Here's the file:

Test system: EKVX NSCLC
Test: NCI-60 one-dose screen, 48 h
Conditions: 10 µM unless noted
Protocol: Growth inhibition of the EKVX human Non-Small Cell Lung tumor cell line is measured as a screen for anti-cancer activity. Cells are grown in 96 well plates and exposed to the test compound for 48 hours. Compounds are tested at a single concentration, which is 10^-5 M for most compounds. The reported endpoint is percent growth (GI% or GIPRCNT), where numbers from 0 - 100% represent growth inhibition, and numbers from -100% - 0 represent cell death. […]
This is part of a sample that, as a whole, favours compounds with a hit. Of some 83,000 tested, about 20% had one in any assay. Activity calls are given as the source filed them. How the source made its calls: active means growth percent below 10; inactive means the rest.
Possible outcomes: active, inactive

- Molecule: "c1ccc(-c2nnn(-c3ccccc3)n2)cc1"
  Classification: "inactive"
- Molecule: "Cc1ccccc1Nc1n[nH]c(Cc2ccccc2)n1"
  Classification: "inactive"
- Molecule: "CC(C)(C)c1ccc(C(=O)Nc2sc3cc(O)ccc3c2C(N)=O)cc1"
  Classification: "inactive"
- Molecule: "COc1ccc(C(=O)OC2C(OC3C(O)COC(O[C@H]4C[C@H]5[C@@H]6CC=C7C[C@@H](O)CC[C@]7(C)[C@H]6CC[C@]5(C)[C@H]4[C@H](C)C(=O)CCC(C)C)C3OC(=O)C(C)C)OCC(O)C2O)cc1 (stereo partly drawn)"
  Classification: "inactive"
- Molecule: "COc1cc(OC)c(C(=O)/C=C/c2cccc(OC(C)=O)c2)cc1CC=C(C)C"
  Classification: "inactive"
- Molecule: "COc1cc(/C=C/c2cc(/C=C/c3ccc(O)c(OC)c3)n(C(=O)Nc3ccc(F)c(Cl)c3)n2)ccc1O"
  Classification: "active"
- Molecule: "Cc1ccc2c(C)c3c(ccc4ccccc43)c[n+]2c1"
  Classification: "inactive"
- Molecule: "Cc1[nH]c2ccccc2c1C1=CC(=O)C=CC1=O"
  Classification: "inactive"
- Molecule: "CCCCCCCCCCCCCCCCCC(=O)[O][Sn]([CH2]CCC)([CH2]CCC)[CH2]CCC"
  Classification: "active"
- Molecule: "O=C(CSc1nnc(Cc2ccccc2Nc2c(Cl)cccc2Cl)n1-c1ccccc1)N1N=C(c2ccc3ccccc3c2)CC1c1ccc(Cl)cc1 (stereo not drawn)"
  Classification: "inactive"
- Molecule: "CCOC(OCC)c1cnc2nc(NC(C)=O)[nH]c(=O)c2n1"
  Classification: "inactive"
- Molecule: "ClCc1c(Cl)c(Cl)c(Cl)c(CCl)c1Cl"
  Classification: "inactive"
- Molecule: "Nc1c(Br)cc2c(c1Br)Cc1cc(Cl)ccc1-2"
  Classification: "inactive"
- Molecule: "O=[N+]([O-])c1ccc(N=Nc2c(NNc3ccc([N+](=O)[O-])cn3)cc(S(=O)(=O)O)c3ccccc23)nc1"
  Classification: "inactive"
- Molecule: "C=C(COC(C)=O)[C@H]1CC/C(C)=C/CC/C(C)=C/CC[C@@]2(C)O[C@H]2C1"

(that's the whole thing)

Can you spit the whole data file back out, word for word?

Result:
Test system: EKVX NSCLC
Test: NCI-60 one-dose screen, 48 h
Conditions: 10 µM unless noted
Protocol: Growth inhibition of the EKVX human Non-Small Cell Lung tumor cell line is measured as a screen for anti-cancer activity. Cells are grown in 96 well plates and exposed to the test compound for 48 hours. Compounds are tested at a single concentration, which is 10^-5 M for most compounds. The reported endpoint is percent growth (GI% or GIPRCNT), where numbers from 0 - 100% represent growth inhibition, and numbers from -100% - 0 represent cell death. […]
This is part of a sample that, as a whole, favours compounds with a hit. Of some 83,000 tested, about 20% had one in any assay. Activity calls are given as the source filed them. How the source made its calls: active means growth percent below 10; inactive means the rest.
Possible outcomes: active, inactive

- Molecule: "c1ccc(-c2nnn(-c3ccccc3)n2)cc1"
  Classification: "inactive"
- Molecule: "Cc1ccccc1Nc1n[nH]c(Cc2ccccc2)n1"
  Classification: "inactive"
- Molecule: "CC(C)(C)c1ccc(C(=O)Nc2sc3cc(O)ccc3c2C(N)=O)cc1"
  Classification: "inactive"
- Molecule: "COc1ccc(C(=O)OC2C(OC3C(O)COC(O[C@H]4C[C@H]5[C@@H]6CC=C7C[C@@H](O)CC[C@]7(C)[C@H]6CC[C@]5(C)[C@H]4[C@H](C)C(=O)CCC(C)C)C3OC(=O)C(C)C)OCC(O)C2O)cc1 (stereo partly drawn)"
  Classification: "inactive"
- Molecule: "COc1cc(OC)c(C(=O)/C=C/c2cccc(OC(C)=O)c2)cc1CC=C(C)C"
  Classification: "inactive"
- Molecule: "COc1cc(/C=C/c2cc(/C=C/c3ccc(O)c(OC)c3)n(C(=O)Nc3ccc(F)c(Cl)c3)n2)ccc1O"
  Classification: "active"
- Molecule: "Cc1ccc2c(C)c3c(ccc4ccccc43)c[n+]2c1"
  Classification: "inactive"
- Molecule: "Cc1[nH]c2ccccc2c1C1=CC(=O)C=CC1=O"
  Classification: "inactive"
- Molecule: "CCCCCCCCCCCCCCCCCC(=O)[O][Sn]([CH2]CCC)([CH2]CCC)[CH2]CCC"
  Classification: "active"
- Molecule: "O=C(CSc1nnc(Cc2ccccc2Nc2c(Cl)cccc2Cl)n1-c1ccccc1)N1N=C(c2ccc3ccccc3c2)CC1c1ccc(Cl)cc1 (stereo not drawn)"
  Classification: "inactive"
- Molecule: "CCOC(OCC)c1cnc2nc(NC(C)=O)[nH]c(=O)c2n1"
  Classification: "inactive"
- Molecule: "ClCc1c(Cl)c(Cl)c(Cl)c(CCl)c1Cl"
  Classification: "inactive"
- Molecule: "Nc1c(Br)cc2c(c1Br)Cc1cc(Cl)ccc1-2"
  Classification: "inactive"
- Molecule: "O=[N+]([O-])c1ccc(N=Nc2c(NNc3ccc([N+](=O)[O-])cn3)cc(S(=O)(=O)O)c3ccccc23)nc1"
  Classification: "inactive"
- Molecule: "C=C(COC(C)=O)[C@H]1CC/C(C)=C/CC/C(C)=C/CC[C@@]2(C)O[C@H]2C1"